First of all, before we delve into today’s topic of how to find anything on the Internet, I want to thank you for all of the wonderful comments you shared in recent renovation posts.
Anyway, this wasn’t the post I was going to write. I was going to republish this post, “OMG, My Interior Designer Just Fired Me!”
However, when I googled the title, I found MY POST on another decorator’s LinkedIn profile.
This makes Lauwie vewwwy angwwwy.
Whenever I find one or several of my blog posts stolen with zero credit given to me, it feels like someone just ripped one of my babies out of my arms and has run off with it.
Fine, yes, that’s a bit melodramatic, but you get the point. It sucks.
Anyway, I just took a screenshot of the first paragraph on this darling’s Linkedin page. As you can see by comparing it with my post from a year earlier, she lifted it verbatim.
I left a message telling her she needed to remove the stolen blog post STAT, and then I left her a message via her website saying the same thing. I told her in no uncertain terms that the post needed to be deleted from the Internet 100% – IMMEDIATELY, and I told her I was serious. That’s all.
OMG, she JUST called to ream me out for being rude and unprofessional.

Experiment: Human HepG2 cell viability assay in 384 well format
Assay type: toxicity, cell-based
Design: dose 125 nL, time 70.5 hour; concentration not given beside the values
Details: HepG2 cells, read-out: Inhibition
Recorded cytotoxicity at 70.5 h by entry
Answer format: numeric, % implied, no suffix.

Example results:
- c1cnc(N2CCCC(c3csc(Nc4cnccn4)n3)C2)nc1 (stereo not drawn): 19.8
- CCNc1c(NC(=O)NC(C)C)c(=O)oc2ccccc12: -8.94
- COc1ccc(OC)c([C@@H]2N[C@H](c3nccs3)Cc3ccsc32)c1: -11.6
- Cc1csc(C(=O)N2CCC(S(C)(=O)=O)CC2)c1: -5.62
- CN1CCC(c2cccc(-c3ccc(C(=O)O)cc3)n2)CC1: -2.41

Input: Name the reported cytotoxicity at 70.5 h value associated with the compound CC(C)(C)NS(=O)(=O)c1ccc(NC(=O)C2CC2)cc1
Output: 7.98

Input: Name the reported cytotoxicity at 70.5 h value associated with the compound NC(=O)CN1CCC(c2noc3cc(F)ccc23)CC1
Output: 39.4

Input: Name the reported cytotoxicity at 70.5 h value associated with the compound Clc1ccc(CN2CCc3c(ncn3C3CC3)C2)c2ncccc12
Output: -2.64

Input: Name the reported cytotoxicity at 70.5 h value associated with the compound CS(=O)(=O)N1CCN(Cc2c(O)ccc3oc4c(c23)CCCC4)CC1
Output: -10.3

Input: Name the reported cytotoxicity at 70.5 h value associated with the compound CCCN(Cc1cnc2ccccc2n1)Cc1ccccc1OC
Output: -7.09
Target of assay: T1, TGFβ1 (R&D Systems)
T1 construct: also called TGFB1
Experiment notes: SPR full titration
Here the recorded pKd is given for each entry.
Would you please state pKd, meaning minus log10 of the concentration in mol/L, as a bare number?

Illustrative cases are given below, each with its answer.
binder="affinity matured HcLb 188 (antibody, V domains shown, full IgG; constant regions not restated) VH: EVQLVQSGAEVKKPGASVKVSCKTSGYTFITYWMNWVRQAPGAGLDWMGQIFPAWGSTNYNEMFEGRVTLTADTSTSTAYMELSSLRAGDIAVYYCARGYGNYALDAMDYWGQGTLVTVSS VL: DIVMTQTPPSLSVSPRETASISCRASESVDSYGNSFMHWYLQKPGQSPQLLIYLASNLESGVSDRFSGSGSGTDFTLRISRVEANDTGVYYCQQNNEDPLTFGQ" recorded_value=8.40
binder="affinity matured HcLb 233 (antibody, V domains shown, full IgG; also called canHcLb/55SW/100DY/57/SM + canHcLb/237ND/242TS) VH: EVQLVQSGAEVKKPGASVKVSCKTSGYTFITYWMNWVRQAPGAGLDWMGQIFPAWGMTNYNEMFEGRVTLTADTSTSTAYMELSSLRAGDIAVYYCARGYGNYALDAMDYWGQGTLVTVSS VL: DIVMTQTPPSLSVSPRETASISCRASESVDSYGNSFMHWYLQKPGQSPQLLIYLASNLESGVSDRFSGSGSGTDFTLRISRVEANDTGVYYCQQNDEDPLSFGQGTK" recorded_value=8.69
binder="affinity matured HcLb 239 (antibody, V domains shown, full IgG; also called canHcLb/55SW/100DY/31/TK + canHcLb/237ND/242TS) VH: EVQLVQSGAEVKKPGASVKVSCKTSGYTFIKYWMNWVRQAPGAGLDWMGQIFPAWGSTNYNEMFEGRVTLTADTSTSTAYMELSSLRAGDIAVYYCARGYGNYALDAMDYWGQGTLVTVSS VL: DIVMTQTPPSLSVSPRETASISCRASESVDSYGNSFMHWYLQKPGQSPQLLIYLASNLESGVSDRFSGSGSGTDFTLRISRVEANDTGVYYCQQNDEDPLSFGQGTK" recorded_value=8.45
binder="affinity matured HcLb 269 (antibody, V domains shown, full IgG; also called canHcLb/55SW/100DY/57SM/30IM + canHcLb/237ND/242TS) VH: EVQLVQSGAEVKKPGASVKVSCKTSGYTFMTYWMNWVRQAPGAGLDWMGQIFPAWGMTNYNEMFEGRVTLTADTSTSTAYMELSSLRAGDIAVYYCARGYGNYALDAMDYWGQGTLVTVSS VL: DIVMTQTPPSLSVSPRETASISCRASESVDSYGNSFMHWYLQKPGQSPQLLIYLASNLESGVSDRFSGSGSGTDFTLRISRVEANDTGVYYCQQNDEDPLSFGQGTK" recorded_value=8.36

Wait. What??? The thief is calling me rude and unprofessional? It’s one wacky world, ain’t it?
Apparently, she was incensed because she did not like being called a thief. Her story was that she hired someone to write her blog for her. No offense, but I’m not sure why anyone would do that except for an occasional guest post. Isn’t that a tad disingenuous? Of course, that’s beside the point as it does not absolve her from the crime.
However, she continued to scream in my ear that she had no idea it was stolen property and in an angry tone recommended that I find out what the situation was before I go and accuse someone of theft.
Yes, that happens, but it’s still her responsibility to make sure it’s content she’s allowed to publish and put her forkin NAME on!
I mean, it’s like saying: “Officer, how dare you arrest me for kidnapping this woman’s baby! Who the hell do you think you are? Uncuff me this instant! I paid good money for this baby! How am I to know the baby belonged to someone else? Yeeesh!”
Alas, the “ghostwriter theft” has happened to me before; however, that time, the designer, as most would be, was mortified and exceedingly apologetic. Nope, not this time. A simple apology would’ve sufficed instead of the victim shaming. Gaslighting at its finest. She did, however, remove my post.
I imagine there are dozens of my stolen posts out there. But, do I have time to google the headline of every post?
Okay, I don’t want to be a total Debbie Downer. That’s not why you come here.